Racialized Canadians 3 times more likely to experience online hate, survey says
New media campaign highlights issue, calls for accountability from tech companies, government
Noor Fadel was 18 years old in 2017 when she was hit in the face on the SkyTrain in Vancouver by a man who yelled that he was going to kill her and all Muslims.
Fadel posted about the assault on her social media page, and she said what followed was as traumatizing as the physical attack, if not more so.
Her post went viral, prompting a torrent of hateful and threatening comments. Some were sexist; some were Islamophobic; some came from people telling her to go back to her own country.
"Honestly the effect that those comments had on me, even though it's been three years, it's always going to be there," she said in a video.
The video is part of a social media campaign called #BlockHate, launched by YWCA Canada and the Canadian Race Relations Foundation (CRRF) on Sunday to bring the problem of online hate to light and call on the federal government to take action to combat it.
The release of the campaign coincides with the International Day for the Elimination of Racial Discrimination
"The impact of online hate and hatred and racism is very deep," said Mohammed Hashim, executive director of the CRRF.
Racialized Canadians 3x more likely to be targeted: survey
The CRRF recently conducted a study that found racialized Canadians are three times more likely to be targeted by online hate.
"It made perfect sense," Hashim said of the findings. "Our population is changing, a lot more diverse voices are coming forward, and sometimes they're saying things that are uncomfortable."
He said racist people try to silence these voices by attacking them online, with women of colour frequently on the receiving end. The survey also said hateful comments and content are faced or experienced "far more often" by younger Canadians — those between the ages of 18 and 29.
"This campaign really is to ensure that the people who are most impacted by hate are at the centre of the conversation," Hashim said.
The study found that the incidence of experienced or witnessed online racism, sexism, incitements of violence or homophobic comments is widespread. Almost half of Canadians reported either experiencing or seeing racist comments or content online.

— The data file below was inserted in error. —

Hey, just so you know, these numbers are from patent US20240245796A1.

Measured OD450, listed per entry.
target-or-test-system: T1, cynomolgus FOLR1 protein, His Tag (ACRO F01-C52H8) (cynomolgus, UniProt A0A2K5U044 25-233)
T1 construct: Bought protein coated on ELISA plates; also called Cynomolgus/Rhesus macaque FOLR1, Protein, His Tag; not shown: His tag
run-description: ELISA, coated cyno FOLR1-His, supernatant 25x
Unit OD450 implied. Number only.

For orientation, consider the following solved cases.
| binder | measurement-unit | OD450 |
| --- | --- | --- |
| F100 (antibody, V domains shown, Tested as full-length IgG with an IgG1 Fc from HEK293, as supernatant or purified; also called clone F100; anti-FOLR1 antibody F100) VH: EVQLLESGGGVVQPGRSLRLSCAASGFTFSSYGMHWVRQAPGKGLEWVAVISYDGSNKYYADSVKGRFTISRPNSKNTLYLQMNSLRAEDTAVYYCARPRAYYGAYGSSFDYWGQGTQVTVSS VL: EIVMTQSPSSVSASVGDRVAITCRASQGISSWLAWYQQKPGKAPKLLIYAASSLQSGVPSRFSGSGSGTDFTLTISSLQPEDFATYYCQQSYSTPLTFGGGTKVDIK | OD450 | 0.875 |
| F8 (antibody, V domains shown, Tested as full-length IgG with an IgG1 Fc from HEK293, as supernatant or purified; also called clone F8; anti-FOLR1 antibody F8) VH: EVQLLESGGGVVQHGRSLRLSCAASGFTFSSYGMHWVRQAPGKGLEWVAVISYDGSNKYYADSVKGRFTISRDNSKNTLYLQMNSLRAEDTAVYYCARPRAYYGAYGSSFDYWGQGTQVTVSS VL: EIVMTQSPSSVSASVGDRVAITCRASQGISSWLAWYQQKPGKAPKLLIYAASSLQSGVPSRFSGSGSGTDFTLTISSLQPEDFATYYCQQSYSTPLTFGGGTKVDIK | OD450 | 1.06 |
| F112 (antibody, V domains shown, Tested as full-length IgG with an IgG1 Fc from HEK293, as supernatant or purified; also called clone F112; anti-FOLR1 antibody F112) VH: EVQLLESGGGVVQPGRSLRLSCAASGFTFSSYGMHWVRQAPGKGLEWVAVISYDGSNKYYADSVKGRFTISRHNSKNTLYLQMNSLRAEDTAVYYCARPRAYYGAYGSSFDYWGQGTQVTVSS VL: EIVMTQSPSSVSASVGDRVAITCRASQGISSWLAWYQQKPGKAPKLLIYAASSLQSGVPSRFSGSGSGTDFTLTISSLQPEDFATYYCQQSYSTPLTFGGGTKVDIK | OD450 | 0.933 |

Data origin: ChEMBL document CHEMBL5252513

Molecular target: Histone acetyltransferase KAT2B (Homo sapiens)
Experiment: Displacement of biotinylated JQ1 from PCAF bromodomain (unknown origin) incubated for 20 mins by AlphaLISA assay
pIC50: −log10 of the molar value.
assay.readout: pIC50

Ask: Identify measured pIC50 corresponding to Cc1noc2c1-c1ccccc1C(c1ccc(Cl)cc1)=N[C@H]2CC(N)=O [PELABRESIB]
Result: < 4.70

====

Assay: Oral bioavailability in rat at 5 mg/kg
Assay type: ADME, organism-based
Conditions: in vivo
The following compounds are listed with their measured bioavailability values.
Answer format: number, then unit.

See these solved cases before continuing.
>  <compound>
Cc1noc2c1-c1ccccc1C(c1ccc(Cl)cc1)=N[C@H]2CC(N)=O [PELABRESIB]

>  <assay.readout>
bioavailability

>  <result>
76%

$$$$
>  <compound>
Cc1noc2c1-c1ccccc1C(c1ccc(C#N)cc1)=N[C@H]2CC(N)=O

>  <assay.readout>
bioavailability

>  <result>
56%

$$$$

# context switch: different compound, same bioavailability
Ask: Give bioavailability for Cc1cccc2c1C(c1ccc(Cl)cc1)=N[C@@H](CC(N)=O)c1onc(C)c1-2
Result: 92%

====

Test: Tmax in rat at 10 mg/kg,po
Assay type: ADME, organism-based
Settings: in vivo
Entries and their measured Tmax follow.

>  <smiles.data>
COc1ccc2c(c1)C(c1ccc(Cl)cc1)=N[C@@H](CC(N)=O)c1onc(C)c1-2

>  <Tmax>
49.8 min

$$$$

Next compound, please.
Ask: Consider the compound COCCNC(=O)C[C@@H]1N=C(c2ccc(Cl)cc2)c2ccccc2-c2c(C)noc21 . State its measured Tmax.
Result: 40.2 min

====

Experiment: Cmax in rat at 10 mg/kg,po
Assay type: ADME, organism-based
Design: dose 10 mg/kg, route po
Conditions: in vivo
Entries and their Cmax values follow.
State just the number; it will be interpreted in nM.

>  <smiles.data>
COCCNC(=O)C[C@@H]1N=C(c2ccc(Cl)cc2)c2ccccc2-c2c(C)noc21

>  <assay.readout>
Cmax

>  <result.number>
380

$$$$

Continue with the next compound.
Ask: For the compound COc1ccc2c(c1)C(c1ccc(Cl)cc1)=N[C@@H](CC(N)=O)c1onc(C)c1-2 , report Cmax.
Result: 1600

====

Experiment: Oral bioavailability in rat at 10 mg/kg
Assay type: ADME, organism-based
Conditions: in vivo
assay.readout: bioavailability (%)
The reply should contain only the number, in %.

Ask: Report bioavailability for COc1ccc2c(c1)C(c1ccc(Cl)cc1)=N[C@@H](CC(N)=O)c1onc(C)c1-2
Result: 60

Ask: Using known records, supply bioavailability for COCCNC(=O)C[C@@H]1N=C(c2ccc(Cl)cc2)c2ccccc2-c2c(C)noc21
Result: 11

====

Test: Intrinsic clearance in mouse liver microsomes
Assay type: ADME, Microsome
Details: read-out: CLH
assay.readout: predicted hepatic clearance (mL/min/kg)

Maya Roy, chief executive officer of YWCA Canada, one of Canada's leading women's organizations, said the statistics are likely higher for racialized people.
"It's simply not safe for a Black-identifying or Indigenous person to report a hate crime to the police when they are being racially profiled," she said.
"We know that for many Canadians speaking up simply isn't an option."
Digital hate an extension of hate in real life: YWCA
For Roy, these incidences of online hate are increasing. She said YWCA Canada was Zoom-bombed by white supremacists at the start of the pandemic.
"Unfortunately, things have only escalated from there," she said. "But we could also see that digital hate, unfortunately, is an extension of hate that's happening in real life."
Hashim pointed to the attackers in the Quebec City and Christchurch mosque shootings, the Pittsburgh synagogue shooting and the Toronto van attack.
"All of those people were radicalized online. The inspirations people find online that are hateful … sometimes turn into very violent consequences."
The campaign's launch comes just days after the Atlanta spa shootings, where eight women — six of whom were Asian — were gunned down by a white man.
Justin Kong, executive director of the Chinese Canadian National Council, said anti-Asian hate is nothing new in Canada, but that the pandemic has intensified it. Roy called the pandemic a "perfect storm" for anti-Asian racism.
"It stems from the racist assumption that Chinese and Asian people are responsible for the COVID-19 pandemic. That's not true, and it's racist to have those beliefs," Kong said.
"We have a very serious problem around anti-Asian racism here in Canada. We need to address it from a policy level, from a personal level and from a community level."
Call for regulation from federal government, tech companies
The #BlockHate campaign is pushing for social media platforms, which they say are the largest purveyors of hate, to be held accountable for the content on them.
"The reality is that algorithms are driving this content. People are almost always one click away from the most hateful content," Hashim said.
Roy agreed, saying tech companies must comply with international human rights frameworks and the laws of the countries in which they operate and from which they benefit.
"I think regulation and legal compliance is fundamentally what's important," she said.
Hashim said this is one step in the process to curtail online hate, because "we can't just legislate hate out of existence."
Inevitably, he said, it's up to everyone — individuals, tech companies and the federal government — to help curb the hate.
In January, the federal government said it is planning to introduce pieces of legislation related to tech giants and "online harms" this year.
Heritage Minister Steven Guilbeault said he will table legislation to create a new government regulator with the power to monitor social media platforms and levy fines on social media companies that allow things like hate speech to remain on their platforms.
"Ensuring that the environment of the online space is protected is not just about curtailing the most hateful voices from being heard, but it's to ensure that real world violence does not follow," Hashim said.
"Real people are being hurt. Real people are being impacted. And their voices need to be heard in this conversation.
For more stories about the experiences of Black Canadians — from anti-Black racism to success stories within the Black community — check out Being Black in Canada, a CBC project Black Canadians can be proud of. You can read more stories here.
With files from Farrah Merali, The Canadian Press